Humanizing decision-support computer aids for patients helps to increase trust of such tools, according to new research out of Clemson University.
Design and look of an aid are important, according to Clemson psychology associate professor Richard Pak, who found that, for instance, adding an image of a person to an electronic support tool "significantly alters [patient] perceptions" for the better. As a result, decision-making reaction time of patients becomes quicker.
"A plausible explanation is that the increase in trust led to an increased dependence on the aid, which led to faster performance," Pak said, according to a university announcement.
Pak's research, which focused on use of a computerized decision-making aid for people suffering from diabetes, was published this week in the journal Ergonomics.
In a similar study published this week in the Journal of Medical Internet Research, researchers determined that eHealth applications should target the cognition and empowerment characteristics of patients in order to improve the quality of results achieved.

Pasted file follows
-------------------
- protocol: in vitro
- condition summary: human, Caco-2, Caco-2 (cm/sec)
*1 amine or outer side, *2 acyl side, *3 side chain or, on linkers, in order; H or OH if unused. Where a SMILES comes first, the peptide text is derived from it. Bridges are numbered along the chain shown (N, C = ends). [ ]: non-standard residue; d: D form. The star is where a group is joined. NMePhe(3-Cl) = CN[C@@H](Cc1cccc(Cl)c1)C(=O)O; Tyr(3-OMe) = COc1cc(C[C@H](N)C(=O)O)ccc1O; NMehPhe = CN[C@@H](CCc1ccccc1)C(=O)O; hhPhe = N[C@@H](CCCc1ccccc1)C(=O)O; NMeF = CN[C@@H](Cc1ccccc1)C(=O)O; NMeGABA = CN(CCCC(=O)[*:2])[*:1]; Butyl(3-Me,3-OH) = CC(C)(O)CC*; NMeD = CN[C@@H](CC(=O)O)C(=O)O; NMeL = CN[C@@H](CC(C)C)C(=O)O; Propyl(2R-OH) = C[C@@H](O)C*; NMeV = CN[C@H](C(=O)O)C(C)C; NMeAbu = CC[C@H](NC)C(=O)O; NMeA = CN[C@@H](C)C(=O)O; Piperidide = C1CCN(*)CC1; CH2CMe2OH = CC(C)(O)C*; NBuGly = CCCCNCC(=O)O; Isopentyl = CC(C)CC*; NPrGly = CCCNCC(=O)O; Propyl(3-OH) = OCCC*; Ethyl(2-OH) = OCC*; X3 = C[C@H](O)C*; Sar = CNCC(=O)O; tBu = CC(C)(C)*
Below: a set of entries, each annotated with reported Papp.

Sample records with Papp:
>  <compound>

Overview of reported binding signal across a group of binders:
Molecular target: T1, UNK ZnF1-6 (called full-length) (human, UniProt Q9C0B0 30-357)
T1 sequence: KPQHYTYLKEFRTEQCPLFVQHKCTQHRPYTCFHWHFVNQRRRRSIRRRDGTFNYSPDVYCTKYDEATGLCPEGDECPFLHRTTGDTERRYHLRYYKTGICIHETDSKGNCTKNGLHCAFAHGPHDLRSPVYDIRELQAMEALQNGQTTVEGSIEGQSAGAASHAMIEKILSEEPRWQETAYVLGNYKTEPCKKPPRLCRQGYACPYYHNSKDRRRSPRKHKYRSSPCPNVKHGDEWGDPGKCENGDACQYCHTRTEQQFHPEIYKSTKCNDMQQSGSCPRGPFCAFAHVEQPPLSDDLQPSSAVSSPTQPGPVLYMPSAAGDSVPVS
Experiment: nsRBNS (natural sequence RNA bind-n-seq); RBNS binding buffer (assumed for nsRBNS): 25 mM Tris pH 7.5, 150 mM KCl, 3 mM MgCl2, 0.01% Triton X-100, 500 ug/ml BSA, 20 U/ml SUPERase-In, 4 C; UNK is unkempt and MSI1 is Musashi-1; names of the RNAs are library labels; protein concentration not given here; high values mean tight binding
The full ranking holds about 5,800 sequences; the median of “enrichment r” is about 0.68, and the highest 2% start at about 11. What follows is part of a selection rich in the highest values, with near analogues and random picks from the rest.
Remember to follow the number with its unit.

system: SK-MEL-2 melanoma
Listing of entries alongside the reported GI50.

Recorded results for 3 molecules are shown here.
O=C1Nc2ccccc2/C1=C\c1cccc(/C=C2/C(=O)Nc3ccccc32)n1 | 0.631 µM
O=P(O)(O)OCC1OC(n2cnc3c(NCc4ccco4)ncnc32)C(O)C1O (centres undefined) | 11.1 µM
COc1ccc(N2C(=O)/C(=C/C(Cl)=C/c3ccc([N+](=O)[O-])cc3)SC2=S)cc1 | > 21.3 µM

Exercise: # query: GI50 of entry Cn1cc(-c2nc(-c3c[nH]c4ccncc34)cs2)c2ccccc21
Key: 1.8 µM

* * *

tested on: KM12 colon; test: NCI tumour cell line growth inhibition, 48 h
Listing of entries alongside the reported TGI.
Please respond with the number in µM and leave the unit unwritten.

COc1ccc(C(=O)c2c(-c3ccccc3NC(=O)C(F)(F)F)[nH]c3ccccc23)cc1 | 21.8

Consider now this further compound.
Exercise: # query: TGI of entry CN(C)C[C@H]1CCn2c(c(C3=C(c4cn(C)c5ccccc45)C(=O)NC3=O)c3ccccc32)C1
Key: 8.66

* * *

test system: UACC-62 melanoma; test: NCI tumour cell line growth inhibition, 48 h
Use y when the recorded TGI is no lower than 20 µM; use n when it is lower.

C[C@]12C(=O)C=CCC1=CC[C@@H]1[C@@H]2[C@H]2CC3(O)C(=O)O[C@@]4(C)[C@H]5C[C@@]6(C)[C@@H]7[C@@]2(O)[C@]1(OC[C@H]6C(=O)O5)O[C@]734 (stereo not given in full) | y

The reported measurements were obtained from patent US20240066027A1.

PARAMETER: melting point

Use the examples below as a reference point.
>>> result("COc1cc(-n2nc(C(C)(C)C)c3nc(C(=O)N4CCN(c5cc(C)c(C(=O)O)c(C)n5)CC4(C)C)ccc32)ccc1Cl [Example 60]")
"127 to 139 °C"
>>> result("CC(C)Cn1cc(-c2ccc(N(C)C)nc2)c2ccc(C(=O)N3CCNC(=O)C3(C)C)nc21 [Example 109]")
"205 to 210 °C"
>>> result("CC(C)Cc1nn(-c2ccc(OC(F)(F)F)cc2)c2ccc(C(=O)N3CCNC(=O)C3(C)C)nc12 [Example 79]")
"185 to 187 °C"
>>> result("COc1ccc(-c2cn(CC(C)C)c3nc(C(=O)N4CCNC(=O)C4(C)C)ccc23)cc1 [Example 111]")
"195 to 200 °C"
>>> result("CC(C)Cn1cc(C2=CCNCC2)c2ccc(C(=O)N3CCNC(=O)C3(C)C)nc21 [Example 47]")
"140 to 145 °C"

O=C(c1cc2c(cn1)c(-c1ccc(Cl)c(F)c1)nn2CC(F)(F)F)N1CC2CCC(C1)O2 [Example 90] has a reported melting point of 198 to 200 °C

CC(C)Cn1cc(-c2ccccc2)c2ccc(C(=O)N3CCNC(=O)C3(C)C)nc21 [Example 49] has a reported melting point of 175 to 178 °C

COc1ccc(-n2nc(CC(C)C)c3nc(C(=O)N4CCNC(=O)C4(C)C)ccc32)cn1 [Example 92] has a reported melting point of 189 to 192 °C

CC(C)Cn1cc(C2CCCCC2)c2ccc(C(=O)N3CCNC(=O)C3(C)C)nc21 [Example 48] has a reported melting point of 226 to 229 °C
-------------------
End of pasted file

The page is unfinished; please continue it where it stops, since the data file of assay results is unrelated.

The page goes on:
"Condition-specific eHealth applications, along with their intended effects on condition-specific empowerment, may have adverse effects on a general sense of empowerment," the authors wrote. "In plain words, patients who are effectively being told their condition is manageable and controllable may get the impression that other conditions are not."
The researchers added that an eHealth application should be "as predictive and explanatory as it is parsimonious."